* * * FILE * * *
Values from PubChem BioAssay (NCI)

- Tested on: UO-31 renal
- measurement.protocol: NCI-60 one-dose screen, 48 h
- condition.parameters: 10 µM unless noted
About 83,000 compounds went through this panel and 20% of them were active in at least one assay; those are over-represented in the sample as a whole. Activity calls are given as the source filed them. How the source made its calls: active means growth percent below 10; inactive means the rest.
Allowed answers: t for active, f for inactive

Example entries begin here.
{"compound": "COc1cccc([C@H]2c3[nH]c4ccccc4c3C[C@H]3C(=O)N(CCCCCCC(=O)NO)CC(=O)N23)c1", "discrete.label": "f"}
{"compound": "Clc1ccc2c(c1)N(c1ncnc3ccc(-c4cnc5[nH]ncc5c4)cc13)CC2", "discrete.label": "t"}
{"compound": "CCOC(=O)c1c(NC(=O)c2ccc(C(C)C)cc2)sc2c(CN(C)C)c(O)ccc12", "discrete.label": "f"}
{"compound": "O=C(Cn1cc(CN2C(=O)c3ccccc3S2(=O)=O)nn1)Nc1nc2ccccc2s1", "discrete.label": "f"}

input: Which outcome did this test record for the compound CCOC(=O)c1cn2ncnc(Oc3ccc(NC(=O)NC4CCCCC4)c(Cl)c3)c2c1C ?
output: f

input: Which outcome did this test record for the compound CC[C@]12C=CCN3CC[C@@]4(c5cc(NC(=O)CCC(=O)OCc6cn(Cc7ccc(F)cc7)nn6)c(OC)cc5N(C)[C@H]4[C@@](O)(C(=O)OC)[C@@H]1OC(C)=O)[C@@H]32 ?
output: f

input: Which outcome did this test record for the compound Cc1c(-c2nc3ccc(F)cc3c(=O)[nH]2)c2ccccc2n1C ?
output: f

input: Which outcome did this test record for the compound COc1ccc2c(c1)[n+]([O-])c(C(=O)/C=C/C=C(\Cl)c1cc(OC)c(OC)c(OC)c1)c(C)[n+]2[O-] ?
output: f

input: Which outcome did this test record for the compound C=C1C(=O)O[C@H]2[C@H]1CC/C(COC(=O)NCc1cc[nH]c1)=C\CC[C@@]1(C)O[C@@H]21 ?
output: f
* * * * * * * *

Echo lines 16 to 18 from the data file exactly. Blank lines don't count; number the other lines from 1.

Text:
input: Which outcome did this test record for the compound Cc1c(-c2nc3ccc(F)cc3c(=O)[nH]2)c2ccccc2n1C ?
output: f

input: Which outcome did this test record for the compound COc1ccc2c(c1)[n+]([O-])c(C(=O)/C=C/C=C(\Cl)c1cc(OC)c(OC)c(OC)c1)c(C)[n+]2[O-] ?